In November 2020, the three jurisdictions (Maryland, Virginia, and the Potomac River Fisheries Commission [PFRC]) formally adopted new female-specific reference points generated by the 2017 blue crab stock assessment update, which included more recent survey and harvest data. The threshold abundance of 70 million mature adult female crabs (age 1+) increased to 72.5 million, and the target abundance of 215 million adult females decreased to 196 million, based on the best available science.

Blue crabs support commercial and recreational fisheries across the region. The female-specific reference points associated with this outcome were recommended in the 2011 blue crab benchmark stock assessment and adopted by Maryland, Virginia and PRFC in 2012 and were updated at the 2017 blue crab stock assessment update. Where annual adult female blue crab abundance falls in relation to these numbers informs management decisions for the blue crab fishery.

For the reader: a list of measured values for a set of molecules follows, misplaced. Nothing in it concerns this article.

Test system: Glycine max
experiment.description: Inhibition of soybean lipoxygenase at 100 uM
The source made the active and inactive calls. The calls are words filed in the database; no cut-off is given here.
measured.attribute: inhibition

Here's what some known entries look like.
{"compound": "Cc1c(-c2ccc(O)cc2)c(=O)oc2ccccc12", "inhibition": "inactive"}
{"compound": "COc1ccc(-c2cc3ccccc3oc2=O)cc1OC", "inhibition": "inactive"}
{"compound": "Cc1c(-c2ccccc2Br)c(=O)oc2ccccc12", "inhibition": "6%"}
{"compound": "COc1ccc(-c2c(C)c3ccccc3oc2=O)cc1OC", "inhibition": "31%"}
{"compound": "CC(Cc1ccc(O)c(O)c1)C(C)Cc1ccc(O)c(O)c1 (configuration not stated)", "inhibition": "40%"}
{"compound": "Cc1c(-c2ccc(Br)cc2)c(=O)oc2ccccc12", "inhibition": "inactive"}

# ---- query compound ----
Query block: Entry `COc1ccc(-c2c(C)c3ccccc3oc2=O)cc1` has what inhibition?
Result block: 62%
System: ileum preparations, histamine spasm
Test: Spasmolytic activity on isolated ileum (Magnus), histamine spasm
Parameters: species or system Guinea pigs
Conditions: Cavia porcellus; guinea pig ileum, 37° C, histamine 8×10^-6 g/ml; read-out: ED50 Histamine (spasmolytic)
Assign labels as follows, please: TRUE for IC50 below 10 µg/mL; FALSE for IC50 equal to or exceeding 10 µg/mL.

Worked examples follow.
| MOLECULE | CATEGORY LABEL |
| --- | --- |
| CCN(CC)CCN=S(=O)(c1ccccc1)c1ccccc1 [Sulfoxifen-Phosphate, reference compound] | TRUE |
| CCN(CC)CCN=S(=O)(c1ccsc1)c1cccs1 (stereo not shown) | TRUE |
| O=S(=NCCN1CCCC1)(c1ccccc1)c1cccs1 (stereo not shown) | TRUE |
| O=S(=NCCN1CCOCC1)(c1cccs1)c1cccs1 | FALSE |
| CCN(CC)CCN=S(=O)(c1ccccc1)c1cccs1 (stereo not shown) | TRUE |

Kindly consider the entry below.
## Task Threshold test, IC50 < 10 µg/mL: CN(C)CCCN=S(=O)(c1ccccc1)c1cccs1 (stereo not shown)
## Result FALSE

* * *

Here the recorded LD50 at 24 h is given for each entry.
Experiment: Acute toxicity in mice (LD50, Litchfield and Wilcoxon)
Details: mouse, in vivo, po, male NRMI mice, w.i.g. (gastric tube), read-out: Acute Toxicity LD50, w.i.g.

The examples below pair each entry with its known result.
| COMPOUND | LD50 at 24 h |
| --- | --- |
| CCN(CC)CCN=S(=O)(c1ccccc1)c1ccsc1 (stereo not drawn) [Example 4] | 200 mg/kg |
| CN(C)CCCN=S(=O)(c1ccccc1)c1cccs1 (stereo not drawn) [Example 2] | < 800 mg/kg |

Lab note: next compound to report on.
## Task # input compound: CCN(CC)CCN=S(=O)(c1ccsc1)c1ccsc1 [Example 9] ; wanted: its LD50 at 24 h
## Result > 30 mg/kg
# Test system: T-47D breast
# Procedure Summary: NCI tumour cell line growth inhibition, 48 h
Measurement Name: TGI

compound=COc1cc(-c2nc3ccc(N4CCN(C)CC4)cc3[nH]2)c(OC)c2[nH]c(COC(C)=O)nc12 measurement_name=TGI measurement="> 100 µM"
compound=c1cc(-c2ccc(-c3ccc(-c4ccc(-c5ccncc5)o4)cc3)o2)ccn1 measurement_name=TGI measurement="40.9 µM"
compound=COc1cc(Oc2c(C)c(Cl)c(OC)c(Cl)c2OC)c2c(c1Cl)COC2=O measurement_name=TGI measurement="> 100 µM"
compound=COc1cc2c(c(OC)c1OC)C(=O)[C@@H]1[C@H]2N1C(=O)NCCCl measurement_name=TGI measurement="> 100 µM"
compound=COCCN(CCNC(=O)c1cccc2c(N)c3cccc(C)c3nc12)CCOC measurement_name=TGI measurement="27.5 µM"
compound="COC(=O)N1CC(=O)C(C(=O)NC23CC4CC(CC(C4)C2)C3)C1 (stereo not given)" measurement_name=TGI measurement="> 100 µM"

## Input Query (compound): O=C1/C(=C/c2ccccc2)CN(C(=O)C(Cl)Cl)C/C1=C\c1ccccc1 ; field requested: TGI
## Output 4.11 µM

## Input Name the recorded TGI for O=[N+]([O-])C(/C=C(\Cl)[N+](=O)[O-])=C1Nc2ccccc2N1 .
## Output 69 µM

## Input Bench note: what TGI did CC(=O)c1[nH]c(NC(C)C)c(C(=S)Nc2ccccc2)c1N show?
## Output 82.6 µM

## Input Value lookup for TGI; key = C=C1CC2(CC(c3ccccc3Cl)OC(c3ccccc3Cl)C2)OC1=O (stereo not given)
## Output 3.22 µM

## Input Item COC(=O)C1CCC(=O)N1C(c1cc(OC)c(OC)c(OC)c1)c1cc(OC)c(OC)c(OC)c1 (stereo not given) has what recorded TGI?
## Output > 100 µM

Anthropogenic activity—including harvest pressure and development that leads to the loss of fish and shellfish habitat—can affect blue crab populations. Environmental factors—including water temperatures, coastal currents, weather patterns and natural predation—can also affect blue crab abundance. Water quality improvements, underwater grass restoration and proper harvest management will be critical to maintaining this valuable resource.

Learn About Factors Influencing Progress

Management Strategy

To achieve this outcome, Chesapeake Bay Program partners have committed to:

  • Assessing blue crab stock status and communicating the results to managers and the public.
  • Evaluating and improving the effectiveness of the blue crab stock assessment model.
  • Identifying and addressing priority blue crab science needs.

Monitoring and assessing progress toward the outcome will occur through the Chesapeake Bay Stock Assessment Committee’s (CBSAC) annual review of blue crab survey data and determination of population status relative to biological reference points. The continuation of the annual Bay-wide Blue Crab Winter Dredge Survey will be essential in estimating the blue crab population and monitoring the stock.

As part of the Chesapeake Bay Program's partnership-wide implementation of adaptive management, progress toward this outcome was reviewed and discussed by the Management Board in November of 2021. It will be reviewed and discussed by the Management Board again in November 2023.

Download Management Strategy (.pdf)

Logic & Action Plan